The hole in the vice for the pivot is a little oversize, that combined with the poor fit of the threds for the pivot bolt makes the vice pivot too sloppy to use with index stops. I belive there is a fix for this, as I would really like to have 90° and 45° stops and there is an area in the vise jaw that looks like it was made for a stop pin to ride in. Either a shoulder bolt or better yet a shoulder stud can replace the pivot bolt. The thread fit bothers me, but often it is the bolt that is undersize and that's easy to fix. I haven't measured anything yet to confirm. The cast bosses are a bit small to fix with a thread insert or a larger bolt. These are all pretty small gripes.

    Here is the first cut compared to an abrasive chop saw. While not burr free like a cold saw, the burr is only a few thou, nothing like the chop saw cut, on the right. I still have to square everything up and see how accurate the pivot is to the base. I am very pleased with everything so far. For the money this looks like it will more than do the job for me. I've had more than enough of breathing that chop saw dust or cleaning up all the grit. Now I just need some of those diamond grinding discs, for angle grinders, that Jody showed a while back, to rid myself of the other abrasive grit generators.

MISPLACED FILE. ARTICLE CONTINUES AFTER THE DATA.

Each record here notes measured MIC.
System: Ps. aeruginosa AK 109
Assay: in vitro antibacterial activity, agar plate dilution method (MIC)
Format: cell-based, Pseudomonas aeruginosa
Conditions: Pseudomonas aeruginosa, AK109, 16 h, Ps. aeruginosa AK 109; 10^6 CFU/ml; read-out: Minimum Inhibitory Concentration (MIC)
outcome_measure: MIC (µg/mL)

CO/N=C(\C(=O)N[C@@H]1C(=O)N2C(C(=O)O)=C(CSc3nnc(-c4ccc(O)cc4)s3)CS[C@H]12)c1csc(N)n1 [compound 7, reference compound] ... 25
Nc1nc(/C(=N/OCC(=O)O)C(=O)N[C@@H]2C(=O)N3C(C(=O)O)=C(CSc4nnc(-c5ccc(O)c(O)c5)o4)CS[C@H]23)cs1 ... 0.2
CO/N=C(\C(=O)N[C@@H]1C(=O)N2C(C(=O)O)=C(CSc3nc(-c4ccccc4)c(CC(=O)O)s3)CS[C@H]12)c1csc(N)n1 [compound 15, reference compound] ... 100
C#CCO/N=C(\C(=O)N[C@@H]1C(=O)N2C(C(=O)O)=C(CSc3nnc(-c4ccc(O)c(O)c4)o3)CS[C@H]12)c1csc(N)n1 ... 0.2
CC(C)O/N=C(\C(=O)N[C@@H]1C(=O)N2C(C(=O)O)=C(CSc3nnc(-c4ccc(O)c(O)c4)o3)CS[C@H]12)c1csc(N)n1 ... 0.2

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    Long arc, short arc, heliarc and in-the-dark!

  14. #14

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    Very Good Review. I think the saw will hold up for a long time.
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  15. Default

    I bought the same saw when it went on sale locally and I couldn't be happier. I've cut a ton of 3/4", 1", 1 1/2", and 2" tubing with it and it's still cutting like new. The only thing I don't like (beside the rough castings) is that the saw throws small hot shavings back at you sometimes and I've actually had a couple of them put little burn marks on my neck. For $200 I'd buy it again.

  16. Default

    Yea, I really like mine too!

    Also, not sure why, but the vice in mine clamps a piece of paper tightly. Not sure why Rambozo's doesn't, maybe in a different position? (there are like 3 positions - right?)

  17. #17

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    Where is that Northern Industrial Tools Dry Cut Metal Saw made?
    Alex

  18. #18
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    Quote Originally Posted by Fusion View Post
    Where is that Northern Industrial Tools Dry Cut Metal Saw made?
    At this price, China, where else.

    Quote Originally Posted by Blaster View Post
    Yea, I really like mine too!

    Also, not sure why, but the vice in mine clamps a piece of paper tightly. Not sure why Rambozo's doesn't, maybe in a different position? (there are like 3 positions - right?)